The Knowing is the Hardest Part

Posted: February 13, 2016 in Relationship Building
Tags: , , , , ,

spiders1“I don’t know” can be hard words to utter when you are trying to lead or guide people. I’ve always said you have to become comfortable with the unknown in order to take people somewhere new.

But there was something I didn’t get (read as something I didn’t know) that went beyond my comfort with the unknown. I didn’t get that people were not always comfortable with my willingness to admit that I didn’t know. Their expectation that I knew something was valid and they could fairly assume was the reason I was there to begin with.

I suspect this lands in sector known as building trust, but I sensed still that I wasn’t getting it. I think I have a handle on the communicating and the relationship building and the proof is in the pudding tactics. So what I realized I needed to do was help them redefine the idea of knowing.

For most of us knowing is knowledge, facts, figures, available answers, definitive solutions. But to a continuous improvement or a change person, knowing is defined by the process of getting to a desired state. The knowing is how to navigate the path to that future state.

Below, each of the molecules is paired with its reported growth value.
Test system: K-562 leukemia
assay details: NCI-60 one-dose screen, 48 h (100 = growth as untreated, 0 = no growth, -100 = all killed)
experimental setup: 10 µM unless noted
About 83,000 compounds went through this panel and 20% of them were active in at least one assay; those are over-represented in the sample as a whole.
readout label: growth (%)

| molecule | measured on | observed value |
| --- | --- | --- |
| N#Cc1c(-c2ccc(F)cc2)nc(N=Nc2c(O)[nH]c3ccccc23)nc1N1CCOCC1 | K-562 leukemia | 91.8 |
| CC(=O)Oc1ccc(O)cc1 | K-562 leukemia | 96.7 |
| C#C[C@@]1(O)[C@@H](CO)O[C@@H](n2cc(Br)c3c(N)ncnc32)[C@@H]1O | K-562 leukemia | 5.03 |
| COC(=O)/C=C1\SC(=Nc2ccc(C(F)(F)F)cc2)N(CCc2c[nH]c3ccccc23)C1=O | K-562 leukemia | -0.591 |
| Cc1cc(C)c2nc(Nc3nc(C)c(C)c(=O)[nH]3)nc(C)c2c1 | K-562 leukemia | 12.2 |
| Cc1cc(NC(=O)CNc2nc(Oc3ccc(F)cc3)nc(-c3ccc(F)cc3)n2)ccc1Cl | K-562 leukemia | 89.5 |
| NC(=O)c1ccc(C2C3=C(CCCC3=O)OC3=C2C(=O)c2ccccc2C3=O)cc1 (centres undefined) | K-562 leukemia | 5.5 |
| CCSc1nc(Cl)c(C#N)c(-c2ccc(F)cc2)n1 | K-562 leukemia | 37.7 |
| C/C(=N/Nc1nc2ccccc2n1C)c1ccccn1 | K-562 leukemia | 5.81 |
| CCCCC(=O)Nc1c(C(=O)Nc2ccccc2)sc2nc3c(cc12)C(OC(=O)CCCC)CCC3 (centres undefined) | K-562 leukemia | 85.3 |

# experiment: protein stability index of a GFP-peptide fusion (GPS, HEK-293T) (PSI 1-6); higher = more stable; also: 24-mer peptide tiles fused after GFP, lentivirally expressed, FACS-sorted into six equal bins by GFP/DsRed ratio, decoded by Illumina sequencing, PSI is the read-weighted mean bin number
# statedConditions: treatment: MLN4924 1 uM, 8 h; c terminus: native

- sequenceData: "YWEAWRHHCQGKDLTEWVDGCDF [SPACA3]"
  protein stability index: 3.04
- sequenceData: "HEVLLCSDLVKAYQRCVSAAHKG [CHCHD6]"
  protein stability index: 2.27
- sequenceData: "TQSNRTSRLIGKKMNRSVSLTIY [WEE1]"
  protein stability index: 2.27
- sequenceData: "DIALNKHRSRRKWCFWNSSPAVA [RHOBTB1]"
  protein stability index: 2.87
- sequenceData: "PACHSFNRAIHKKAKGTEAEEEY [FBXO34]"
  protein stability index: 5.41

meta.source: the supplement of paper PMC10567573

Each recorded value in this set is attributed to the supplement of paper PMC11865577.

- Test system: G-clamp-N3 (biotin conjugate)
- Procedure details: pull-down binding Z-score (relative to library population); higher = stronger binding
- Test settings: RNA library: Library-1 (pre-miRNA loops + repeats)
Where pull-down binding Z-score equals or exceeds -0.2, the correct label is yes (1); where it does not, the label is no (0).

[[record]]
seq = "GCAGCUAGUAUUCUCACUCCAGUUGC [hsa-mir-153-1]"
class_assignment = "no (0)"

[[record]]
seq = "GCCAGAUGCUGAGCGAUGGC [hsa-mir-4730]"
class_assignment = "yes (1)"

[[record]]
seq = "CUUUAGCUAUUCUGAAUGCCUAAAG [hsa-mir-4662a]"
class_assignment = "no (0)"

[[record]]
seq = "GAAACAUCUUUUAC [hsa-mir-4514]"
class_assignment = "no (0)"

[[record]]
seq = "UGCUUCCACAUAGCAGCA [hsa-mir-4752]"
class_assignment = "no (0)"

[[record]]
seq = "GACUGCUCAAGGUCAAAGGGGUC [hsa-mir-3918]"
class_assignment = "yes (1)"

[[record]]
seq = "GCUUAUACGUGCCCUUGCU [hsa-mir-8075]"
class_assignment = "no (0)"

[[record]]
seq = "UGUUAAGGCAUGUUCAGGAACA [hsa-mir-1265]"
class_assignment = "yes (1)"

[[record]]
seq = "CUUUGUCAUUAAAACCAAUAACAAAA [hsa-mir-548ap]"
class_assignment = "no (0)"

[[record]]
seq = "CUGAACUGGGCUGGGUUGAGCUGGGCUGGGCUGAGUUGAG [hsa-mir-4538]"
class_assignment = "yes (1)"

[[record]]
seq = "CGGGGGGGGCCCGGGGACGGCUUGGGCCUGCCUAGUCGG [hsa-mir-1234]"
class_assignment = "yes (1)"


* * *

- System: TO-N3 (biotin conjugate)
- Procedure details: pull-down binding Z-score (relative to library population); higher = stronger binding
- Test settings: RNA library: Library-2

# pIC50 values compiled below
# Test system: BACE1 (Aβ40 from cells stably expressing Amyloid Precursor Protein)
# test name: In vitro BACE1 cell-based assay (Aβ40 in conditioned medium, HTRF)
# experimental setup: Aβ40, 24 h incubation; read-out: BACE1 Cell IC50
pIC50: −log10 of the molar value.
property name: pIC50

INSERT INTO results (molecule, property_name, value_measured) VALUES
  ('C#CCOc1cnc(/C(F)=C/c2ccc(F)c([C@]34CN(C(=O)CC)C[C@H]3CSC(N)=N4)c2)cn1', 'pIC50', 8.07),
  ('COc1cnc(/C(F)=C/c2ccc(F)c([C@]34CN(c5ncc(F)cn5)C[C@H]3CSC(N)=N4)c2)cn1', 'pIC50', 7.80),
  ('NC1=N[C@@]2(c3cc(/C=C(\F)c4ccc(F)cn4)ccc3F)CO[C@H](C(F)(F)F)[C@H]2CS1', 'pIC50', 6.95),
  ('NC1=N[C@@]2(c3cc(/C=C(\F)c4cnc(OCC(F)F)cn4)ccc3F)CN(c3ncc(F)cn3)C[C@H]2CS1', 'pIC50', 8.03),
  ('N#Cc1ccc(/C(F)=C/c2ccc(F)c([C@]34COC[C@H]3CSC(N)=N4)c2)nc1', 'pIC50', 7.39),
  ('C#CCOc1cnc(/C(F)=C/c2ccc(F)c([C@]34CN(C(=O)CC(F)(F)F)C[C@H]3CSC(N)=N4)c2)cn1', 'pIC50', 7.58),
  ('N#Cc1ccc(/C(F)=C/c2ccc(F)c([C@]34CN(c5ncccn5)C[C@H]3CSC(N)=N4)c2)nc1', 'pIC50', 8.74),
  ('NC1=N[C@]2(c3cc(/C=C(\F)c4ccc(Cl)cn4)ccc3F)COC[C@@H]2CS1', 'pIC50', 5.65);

I suppose this seems like a rather “duh-like” epiphany but it hit home that I needed to take extra care in coming back to the idea of process as knowing: by hook, crook, allegory, anecdote or metaphor. Lather, Rinse, Repeat. Clearly, there is no one way to explain or communicate. Every environment is different. It’s like marketing. Repeat the message in different ways until it begins to crystallize.

As Tom Petty might say, the knowing is the hardest part.

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Comments
  1. silvia says:

    like your paintings a great deal and find your comments very insightful as well. Love reading your thoughts and thanks for going to my blog. I really appreciate it.

    • joegergen says:

      Thanks Silvia. I am glad you enjoy the art and words. It is just a big experiment, isn’t it. But not much interesting comes from playing it safe.I mean, what does one have to lose, after all, in taking leap after leap. (I mean, unless you are mountain climbing, in which case that might be bad).

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